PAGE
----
As we move forward, we are consistently evaluating our impact at Clarkson Community High School guided by Visible Learning and Invitational Learning.

Furthermore, we are always striving for excellence in our professionalism and performance as a school and as individual educators of the Education Department. I strongly agree with former Director General of Department of Education Sharyn O’Neil that as educators we should be striving for high-performance and high-care. This strategic plan highlights the importance of success for all students, high quality teaching, effective leadership and strong governance and support. We support this notion at Clarkson and ensure that we operate within the parameters of the Australian Institute for Teaching and School Leadership Professional Standards for teachers and school leaders, and the School Curriculum and Standards Authority. To achieve this, our leaders and educationalists follow the Performance Management process to review and reflect upon our individual performance and teaching pedagogies.

Cooperative learning: harnessing the power of peers
In the English-speaking world, interest in the role of talk in classroom teaching and learning extends back to the 1960s (Wilkinson, 1971).

Dialogic teaching and learning is founded on Vygtosky’s (1978) sociocultural theory, Barnes’s (2008) concepts of exploratory talk, Wells’ (1999) dialogic inquiry approach, Gee’s (1989) concept of D/d discourse, and Rosenblatt’s (1994) transactional theory of reading.

Who does most of the talking in classrooms? Based on your own experiences, you’re likely to procure the same conclusion: Teachers!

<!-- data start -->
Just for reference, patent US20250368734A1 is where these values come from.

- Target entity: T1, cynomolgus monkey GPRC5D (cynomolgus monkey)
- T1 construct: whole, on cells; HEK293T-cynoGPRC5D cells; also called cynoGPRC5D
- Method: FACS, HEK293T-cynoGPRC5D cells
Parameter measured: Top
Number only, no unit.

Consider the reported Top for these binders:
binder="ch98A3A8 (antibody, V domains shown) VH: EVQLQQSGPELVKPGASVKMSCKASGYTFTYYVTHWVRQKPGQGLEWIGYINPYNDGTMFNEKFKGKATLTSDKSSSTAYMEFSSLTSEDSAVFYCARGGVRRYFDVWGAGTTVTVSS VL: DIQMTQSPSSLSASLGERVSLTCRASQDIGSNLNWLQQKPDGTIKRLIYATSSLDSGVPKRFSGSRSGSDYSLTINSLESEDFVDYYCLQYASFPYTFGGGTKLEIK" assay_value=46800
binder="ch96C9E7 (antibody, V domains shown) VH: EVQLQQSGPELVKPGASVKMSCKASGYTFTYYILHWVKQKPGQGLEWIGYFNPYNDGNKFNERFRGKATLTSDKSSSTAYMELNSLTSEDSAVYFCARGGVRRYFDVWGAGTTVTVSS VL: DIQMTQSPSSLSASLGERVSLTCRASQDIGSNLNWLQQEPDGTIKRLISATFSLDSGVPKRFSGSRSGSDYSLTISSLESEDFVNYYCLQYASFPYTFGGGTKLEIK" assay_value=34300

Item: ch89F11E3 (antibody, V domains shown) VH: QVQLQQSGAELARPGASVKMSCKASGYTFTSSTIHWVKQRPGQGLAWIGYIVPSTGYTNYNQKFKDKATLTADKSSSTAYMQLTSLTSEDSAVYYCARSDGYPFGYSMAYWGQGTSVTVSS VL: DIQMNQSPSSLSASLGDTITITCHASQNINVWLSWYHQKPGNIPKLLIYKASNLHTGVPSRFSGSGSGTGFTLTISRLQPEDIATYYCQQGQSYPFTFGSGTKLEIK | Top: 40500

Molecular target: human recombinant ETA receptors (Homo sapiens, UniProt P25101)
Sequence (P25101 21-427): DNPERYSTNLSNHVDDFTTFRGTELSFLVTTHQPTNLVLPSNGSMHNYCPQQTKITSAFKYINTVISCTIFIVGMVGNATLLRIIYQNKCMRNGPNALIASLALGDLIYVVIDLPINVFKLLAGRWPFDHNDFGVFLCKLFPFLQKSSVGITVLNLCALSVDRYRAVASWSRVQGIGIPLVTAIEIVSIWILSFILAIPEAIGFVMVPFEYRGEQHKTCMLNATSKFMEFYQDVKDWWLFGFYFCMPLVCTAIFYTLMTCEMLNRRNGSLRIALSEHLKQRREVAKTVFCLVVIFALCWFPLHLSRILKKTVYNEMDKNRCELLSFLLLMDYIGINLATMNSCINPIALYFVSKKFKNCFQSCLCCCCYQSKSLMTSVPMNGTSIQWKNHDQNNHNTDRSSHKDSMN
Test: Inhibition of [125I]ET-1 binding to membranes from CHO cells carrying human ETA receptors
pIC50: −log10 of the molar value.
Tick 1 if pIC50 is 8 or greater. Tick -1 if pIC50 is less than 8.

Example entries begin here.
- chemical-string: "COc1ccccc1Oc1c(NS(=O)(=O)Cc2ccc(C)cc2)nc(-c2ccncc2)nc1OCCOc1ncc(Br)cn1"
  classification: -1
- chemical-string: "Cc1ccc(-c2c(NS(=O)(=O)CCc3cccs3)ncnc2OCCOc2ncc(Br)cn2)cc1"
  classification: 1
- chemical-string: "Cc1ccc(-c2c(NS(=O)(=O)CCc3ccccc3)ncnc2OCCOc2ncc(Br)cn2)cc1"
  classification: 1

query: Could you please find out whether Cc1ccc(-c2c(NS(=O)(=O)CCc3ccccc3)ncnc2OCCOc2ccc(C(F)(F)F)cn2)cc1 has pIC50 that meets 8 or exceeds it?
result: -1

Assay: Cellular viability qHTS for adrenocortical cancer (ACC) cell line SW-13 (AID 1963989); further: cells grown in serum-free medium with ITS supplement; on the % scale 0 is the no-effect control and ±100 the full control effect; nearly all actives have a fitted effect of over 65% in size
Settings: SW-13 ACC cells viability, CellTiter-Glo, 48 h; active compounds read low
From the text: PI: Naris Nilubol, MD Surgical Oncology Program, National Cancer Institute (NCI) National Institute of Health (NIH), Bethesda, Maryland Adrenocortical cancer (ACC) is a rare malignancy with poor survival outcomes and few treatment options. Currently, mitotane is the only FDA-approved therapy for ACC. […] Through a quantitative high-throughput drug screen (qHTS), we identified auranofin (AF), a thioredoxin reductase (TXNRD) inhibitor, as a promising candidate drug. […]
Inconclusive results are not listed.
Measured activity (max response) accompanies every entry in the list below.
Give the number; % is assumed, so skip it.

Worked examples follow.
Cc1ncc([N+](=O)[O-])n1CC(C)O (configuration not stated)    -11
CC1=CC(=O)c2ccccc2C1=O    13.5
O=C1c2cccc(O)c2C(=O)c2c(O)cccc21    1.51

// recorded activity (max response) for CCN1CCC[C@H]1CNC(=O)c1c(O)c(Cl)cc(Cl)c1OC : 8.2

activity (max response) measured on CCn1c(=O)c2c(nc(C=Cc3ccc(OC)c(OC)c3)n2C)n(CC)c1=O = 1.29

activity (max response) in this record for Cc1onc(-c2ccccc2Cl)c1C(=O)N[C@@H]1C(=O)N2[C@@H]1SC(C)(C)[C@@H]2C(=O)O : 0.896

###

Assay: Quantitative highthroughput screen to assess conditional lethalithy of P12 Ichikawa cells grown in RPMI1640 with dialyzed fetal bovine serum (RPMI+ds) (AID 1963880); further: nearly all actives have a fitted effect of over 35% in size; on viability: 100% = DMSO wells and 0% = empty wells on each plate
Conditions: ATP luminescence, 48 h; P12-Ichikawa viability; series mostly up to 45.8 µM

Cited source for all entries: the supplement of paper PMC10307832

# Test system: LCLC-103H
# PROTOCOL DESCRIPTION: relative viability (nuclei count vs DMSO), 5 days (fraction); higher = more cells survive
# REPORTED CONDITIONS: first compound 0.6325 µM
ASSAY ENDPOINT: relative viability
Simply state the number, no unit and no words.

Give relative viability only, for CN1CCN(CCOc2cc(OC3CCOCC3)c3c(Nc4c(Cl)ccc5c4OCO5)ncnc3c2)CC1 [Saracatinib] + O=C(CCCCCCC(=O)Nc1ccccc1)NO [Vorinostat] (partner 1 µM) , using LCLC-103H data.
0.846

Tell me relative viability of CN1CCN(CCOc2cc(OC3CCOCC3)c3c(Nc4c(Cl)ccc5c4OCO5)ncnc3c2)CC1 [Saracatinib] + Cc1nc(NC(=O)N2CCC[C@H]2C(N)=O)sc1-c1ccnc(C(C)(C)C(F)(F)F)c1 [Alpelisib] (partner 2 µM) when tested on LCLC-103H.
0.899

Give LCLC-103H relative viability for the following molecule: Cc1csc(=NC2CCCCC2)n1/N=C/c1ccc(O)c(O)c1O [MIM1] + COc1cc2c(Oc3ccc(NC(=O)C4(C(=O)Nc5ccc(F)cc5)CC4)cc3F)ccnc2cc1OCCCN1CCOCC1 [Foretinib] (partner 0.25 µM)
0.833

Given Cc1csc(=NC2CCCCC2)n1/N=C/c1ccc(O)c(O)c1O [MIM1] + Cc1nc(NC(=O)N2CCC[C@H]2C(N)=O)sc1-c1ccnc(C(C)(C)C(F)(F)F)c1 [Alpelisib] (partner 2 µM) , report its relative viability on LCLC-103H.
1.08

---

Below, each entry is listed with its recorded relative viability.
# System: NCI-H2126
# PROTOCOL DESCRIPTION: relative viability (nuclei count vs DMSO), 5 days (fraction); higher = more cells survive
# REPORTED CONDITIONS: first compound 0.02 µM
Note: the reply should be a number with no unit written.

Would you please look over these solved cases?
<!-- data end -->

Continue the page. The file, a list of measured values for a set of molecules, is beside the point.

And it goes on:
Scaffolded dialogue is extremely different from practices commonly seen in many classrooms where teachers construct question and answer sessions, and students bid competitively for the opportunity to give generally brief answers. In contrast, dialogic teaching is characterised by comparatively lengthy interactions between a teacher and a student or group of students in a context of collaboration and mutual support (Alexander, 2000).

George Zegarac and John Hattie (2013) embrace the belief and exhorts teachers to adopt a mind frame that leads them to choose dialogue, not monologue. In the classroom environment we want to encourage higher levels of thinking, and allow students to gain accessible, long-term knowledge and understandings of concepts being taught. To achieve this, we must adopt the dialogical classroom approach. Hattie (2012) further expounds that “cooperative learning is most powerful after the students have acquired sufficient surface knowledge to then be involved in discussion and learning with their peers – usually in some structured manner. It is then most useful for learning concepts, verbal problem-solving, categorising, spatial problem-solving, retention and memory, and guessing”.

Lev Vygotsky concurred with the notion of replacing monologue with dialogue. For Vygotsky, language is the medium by which children acquire more than information (Vygotsky, 1962)

The ultimate question is raised … how do we maximise student outcomes?

One mindframe described by Hattie, entitled ‘I engage as much in dialogue as monologue’, has been effective in accelerating student outcomes (Hattie and Zierer, 2018).